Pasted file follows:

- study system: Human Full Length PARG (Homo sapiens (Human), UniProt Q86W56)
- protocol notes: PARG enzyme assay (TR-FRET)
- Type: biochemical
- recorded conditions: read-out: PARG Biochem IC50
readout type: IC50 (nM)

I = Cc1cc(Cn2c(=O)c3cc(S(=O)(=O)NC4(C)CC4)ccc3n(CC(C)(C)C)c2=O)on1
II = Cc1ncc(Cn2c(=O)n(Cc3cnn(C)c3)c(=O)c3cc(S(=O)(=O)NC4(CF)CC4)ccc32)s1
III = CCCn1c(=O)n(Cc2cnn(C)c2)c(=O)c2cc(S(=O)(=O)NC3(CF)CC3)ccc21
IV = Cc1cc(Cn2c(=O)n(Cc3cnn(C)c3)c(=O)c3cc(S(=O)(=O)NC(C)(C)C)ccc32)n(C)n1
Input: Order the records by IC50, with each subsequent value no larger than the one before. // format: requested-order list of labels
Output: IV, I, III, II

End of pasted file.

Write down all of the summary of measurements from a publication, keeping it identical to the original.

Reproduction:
- study system: Human Full Length PARG (Homo sapiens (Human), UniProt Q86W56)
- protocol notes: PARG enzyme assay (TR-FRET)
- Type: biochemical
- recorded conditions: read-out: PARG Biochem IC50
readout type: IC50 (nM)

I = Cc1cc(Cn2c(=O)c3cc(S(=O)(=O)NC4(C)CC4)ccc3n(CC(C)(C)C)c2=O)on1
II = Cc1ncc(Cn2c(=O)n(Cc3cnn(C)c3)c(=O)c3cc(S(=O)(=O)NC4(CF)CC4)ccc32)s1
III = CCCn1c(=O)n(Cc2cnn(C)c2)c(=O)c2cc(S(=O)(=O)NC3(CF)CC3)ccc21
IV = Cc1cc(Cn2c(=O)n(Cc3cnn(C)c3)c(=O)c3cc(S(=O)(=O)NC(C)(C)C)ccc32)n(C)n1
Input: Order the records by IC50, with each subsequent value no larger than the one before. // format: requested-order list of labels
Output: IV, I, III, II